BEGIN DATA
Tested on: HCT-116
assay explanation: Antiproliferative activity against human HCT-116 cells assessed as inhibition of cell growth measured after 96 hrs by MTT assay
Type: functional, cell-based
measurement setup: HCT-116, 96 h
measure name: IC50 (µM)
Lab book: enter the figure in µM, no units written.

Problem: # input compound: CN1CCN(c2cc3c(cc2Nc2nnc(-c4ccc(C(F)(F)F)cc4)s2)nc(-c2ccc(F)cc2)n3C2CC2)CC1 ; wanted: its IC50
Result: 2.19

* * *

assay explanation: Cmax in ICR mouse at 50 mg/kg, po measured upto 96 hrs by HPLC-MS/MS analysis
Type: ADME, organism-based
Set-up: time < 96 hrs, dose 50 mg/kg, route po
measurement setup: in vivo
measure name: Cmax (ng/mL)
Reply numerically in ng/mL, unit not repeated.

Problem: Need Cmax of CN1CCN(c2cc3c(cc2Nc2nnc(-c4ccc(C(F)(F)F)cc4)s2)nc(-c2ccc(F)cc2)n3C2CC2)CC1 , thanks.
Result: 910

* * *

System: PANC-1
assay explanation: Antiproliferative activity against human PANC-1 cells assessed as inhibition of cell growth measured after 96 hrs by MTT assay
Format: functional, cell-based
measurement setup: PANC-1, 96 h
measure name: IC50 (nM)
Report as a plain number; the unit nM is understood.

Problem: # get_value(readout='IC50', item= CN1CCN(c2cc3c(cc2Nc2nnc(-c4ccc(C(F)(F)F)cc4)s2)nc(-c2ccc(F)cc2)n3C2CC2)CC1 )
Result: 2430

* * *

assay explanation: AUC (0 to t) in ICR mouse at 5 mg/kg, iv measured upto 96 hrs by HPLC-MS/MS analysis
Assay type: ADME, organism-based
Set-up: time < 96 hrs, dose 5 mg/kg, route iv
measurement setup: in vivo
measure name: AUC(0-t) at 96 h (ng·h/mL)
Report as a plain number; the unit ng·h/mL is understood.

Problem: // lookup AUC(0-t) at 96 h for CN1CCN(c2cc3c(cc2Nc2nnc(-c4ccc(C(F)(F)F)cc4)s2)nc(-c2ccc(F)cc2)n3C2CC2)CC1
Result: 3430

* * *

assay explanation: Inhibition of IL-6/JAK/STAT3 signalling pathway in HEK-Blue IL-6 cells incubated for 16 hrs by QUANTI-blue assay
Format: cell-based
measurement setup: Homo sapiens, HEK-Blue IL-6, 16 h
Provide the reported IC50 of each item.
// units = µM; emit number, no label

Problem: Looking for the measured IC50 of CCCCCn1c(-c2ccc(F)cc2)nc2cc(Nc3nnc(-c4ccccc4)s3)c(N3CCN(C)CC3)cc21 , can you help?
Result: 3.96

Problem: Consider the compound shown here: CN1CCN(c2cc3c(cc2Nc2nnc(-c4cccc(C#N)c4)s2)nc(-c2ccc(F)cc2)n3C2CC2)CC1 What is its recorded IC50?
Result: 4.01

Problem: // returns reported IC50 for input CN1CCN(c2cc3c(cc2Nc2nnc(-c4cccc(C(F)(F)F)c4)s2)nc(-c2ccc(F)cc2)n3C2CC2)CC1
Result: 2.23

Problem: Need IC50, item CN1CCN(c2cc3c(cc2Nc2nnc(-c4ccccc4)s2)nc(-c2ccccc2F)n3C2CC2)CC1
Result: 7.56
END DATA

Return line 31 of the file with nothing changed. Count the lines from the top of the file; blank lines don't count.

measurement setup: in vivo